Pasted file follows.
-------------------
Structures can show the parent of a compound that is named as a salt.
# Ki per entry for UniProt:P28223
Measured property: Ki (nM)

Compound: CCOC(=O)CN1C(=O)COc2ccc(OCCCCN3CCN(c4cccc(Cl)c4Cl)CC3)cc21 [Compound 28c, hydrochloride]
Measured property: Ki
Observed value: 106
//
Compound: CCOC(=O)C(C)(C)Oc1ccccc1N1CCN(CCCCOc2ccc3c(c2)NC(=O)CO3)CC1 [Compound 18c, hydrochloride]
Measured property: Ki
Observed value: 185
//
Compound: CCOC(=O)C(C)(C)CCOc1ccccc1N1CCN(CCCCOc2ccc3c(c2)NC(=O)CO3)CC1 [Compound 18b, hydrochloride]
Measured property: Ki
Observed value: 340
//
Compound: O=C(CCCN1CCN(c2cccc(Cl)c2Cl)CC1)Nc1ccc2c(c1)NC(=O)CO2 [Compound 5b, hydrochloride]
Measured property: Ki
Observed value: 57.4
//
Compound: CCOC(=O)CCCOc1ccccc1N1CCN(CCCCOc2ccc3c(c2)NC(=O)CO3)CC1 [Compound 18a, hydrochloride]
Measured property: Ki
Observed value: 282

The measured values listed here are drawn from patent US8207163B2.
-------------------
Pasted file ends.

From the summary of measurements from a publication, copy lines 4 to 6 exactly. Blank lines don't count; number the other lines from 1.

Compound: CCOC(=O)CN1C(=O)COc2ccc(OCCCCN3CCN(c4cccc(Cl)c4Cl)CC3)cc21 [Compound 28c, hydrochloride]
Measured property: Ki
Observed value: 106